Governor Cuomo Announces State to Take Legal Action Against the EPA To Prevent Permanent Disposal Site Off the Coast of Eastern Long Island

Written by Long Island News & PR  |  05. August 2016

Long Island, NY - August 4, 2016 - Governor Andrew M. Cuomo today announced New York State will take legal action against the United States Environmental Protection Agency to prevent the designation of new permanent open water disposal sites off the coast of eastern Long Island.

In a letter signed by more than 30 federal, state and local elected officials, the Governor provided notice to President Obama and EPA officials that the state will take necessary steps to prevent the EPA from issuing a rule allowing dredged materials from Connecticut to be dumped in the eastern region of the Long Island Sound.

The EPA has failed to show that there is need for an additional disposal site. At an event at Sunken Meadow State Park, the Governor announced that the state objects to any further dumping in the eastern region of the Long Island Sound – a popular tourist and ecologically vital area. This action builds on the state’s goal to eliminate disposal in the open waters of Long Island.

A copy of the letter sent to President Obama and EPA Administrators can be viewed here.

Photo Credit: Kevin P. Coughlin/Office of the Governor.

“The Long Island Sound is one of New York’s greatest natural treasures and a vital component of Long Island’s tourism industry,” Governor Cuomo said. “The EPA’s plan to establish a new disposal site not only poses a major threat to this ecologically vital habitat, but impedes our progress in ending open water dumping in Long Island’s waters once and for all. This state is committed to ensuring the Sound remains a viable source of economic and tourist activity and we will continue to take any action necessary to preserve this precious jewel for generations to come.”

Photo Credit: Kevin P. Coughlin/Office of the Governor.

“Long Island Sound is a vital economic and ecological treasure that deserves the utmost protection, not outdated dredging management decisions that undermine its integrity” said Basil Seggos, Commissioner of the New York State Department of Environmental Conservation. “Governor Cuomo has made it clear that New York State will not stand idly by while the federal government walks away from its commitment to reduce or eliminate the disposal of dredge spoils in the open waters of this amazing ecosystem.”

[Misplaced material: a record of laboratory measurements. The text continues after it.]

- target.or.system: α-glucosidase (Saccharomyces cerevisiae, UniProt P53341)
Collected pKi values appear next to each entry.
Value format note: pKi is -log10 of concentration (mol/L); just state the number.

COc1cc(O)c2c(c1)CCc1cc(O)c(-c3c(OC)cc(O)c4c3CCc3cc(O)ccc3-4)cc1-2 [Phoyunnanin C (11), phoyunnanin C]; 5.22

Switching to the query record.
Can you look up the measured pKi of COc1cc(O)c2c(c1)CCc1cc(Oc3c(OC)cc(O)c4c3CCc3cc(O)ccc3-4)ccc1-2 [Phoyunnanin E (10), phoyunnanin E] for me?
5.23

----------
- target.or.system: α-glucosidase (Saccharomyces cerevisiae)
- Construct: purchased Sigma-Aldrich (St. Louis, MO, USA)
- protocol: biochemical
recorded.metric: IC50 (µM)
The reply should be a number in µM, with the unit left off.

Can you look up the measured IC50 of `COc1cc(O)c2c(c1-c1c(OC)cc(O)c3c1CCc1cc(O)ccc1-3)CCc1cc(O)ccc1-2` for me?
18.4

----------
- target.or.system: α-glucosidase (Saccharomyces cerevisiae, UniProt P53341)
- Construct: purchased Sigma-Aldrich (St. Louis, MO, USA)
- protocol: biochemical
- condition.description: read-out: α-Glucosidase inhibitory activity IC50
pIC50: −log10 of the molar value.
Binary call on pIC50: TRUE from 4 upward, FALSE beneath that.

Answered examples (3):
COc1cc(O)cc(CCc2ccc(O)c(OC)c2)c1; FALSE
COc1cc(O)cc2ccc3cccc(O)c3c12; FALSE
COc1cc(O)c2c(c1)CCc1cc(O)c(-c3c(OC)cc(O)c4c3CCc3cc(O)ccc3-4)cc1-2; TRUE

"The Department of State fully supports Governor Cuomo's efforts to protect the Long Island Sound and its rich marine life," said New York Secretary of State Rossana Rosado. "We have long been committed to reducing dredged material in these waters and the current plan contradicts those goals. We look forward to helping preserve the commercial and recreational opportunities the Sound provides for so many New Yorkers."

In 2005, New York State called for, and EPA agreed to, establish a goal of reducing or eliminating dredged material disposal in the open waters of the Long Island Sound. The recent EPA decision to allow new dumping sites in eastern Long Island Sound contradicts this agreement.

There are currently two dredged material disposal sites in the Sound, where sediment has been dumped since the 1980s including Western Long Island Sound and Central Long Island Sound. The EPA designated the Western and Central Long Island Sound as ocean disposal sites for long-term use. The U.S. Army Corps of Engineers has been using the Eastern sites for short term disposal and now EPA is proposing to make these sites long-term permanent sites. 

The EPA claims that the Central and Western disposal sites do not have the capacity to accept additional dredged materials and has issued a proposed rule, making the short-term dumping sites in eastern Long Island Sound, which are scheduled to expire on December 23, 2016, permanent. 

Last month, the New York Department of State and the New York State Department of Environmental Conservation laid out the state’s concerns regarding the plan to establish a new disposal site. A New York State review found that eastern Long Island sound disposal sites are not necessary because there is enough capacity at the Central and Western Long Island Sound sites to meet the needs of future dredged material disposal. Permanent designation of a new dredging site will impede the state’s goal to reduce or eliminate open water disposal in the Long Island Sound.

Over the past six years, New York State has made significant investments to combat the threat to the waters around Long Island and restore its water quality. State and local governments along the Sound in New York have spent nearly $2 billion to build or upgrade sewage treatment plants to restore water quality and protect drinking water from Long Island’s aquifers.

"Long Island Sound is a vital economic and ecological treasure that deserves the utmost protection, not outdated dredging management decisions that undermine its integrity," said Basil Seggos, Commissioner of the New York State Department of Environmental Conservation.

Impacts of Dredged Material Disposal

Dredging is necessary to maintain navigable waterways in the Sound, but open water dumping of dredged materials can be harmful to the diverse marine ecosystem. Eastern Long Island sound is a popular tourist area and home to several ecologically important designated Coastal Fish and Wildlife Habitats. Contaminants present in the dredged material can potentially affect the feeding activities of these fish and other organisms, and at extremely high concentrations can kill or injure them. Designating permanent disposal sites in eastern Long Island Sound will impede public access and limit uses such as fishing (recreational and commercial), shell fishing, swimming, and diving.

Congressman Peter King said, “As a recipient of the Long Island Sound Guardian Award, I am proud to support Governor Cuomo’s legal efforts against the US EPA. We must continue our efforts to protect and conserve the environmental and economic benefits of the Sound.”